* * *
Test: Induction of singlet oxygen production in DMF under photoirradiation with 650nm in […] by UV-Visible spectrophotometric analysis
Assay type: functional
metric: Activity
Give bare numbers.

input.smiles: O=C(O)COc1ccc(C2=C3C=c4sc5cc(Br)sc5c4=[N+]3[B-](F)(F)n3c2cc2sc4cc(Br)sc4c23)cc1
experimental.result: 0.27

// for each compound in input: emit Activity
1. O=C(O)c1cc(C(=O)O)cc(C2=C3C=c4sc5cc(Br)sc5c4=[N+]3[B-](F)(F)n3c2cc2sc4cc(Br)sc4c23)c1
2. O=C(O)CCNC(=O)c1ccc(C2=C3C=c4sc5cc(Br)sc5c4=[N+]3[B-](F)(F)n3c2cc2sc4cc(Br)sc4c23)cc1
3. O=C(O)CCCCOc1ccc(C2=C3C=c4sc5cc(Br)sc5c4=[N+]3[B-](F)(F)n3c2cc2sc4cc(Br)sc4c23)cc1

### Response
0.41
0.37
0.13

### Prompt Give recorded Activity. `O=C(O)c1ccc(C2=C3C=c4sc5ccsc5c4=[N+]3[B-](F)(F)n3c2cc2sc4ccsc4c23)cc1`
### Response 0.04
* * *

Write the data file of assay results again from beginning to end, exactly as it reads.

Test: Induction of singlet oxygen production in DMF under photoirradiation with 650nm in […] by UV-Visible spectrophotometric analysis
Assay type: functional
metric: Activity
Give bare numbers.

input.smiles: O=C(O)COc1ccc(C2=C3C=c4sc5cc(Br)sc5c4=[N+]3[B-](F)(F)n3c2cc2sc4cc(Br)sc4c23)cc1
experimental.result: 0.27

// for each compound in input: emit Activity
1. O=C(O)c1cc(C(=O)O)cc(C2=C3C=c4sc5cc(Br)sc5c4=[N+]3[B-](F)(F)n3c2cc2sc4cc(Br)sc4c23)c1
2. O=C(O)CCNC(=O)c1ccc(C2=C3C=c4sc5cc(Br)sc5c4=[N+]3[B-](F)(F)n3c2cc2sc4cc(Br)sc4c23)cc1
3. O=C(O)CCCCOc1ccc(C2=C3C=c4sc5cc(Br)sc5c4=[N+]3[B-](F)(F)n3c2cc2sc4cc(Br)sc4c23)cc1

### Response
0.41
0.37
0.13

### Prompt Give recorded Activity. `O=C(O)c1ccc(C2=C3C=c4sc5ccsc5c4=[N+]3[B-](F)(F)n3c2cc2sc4ccsc4c23)cc1`
### Response 0.04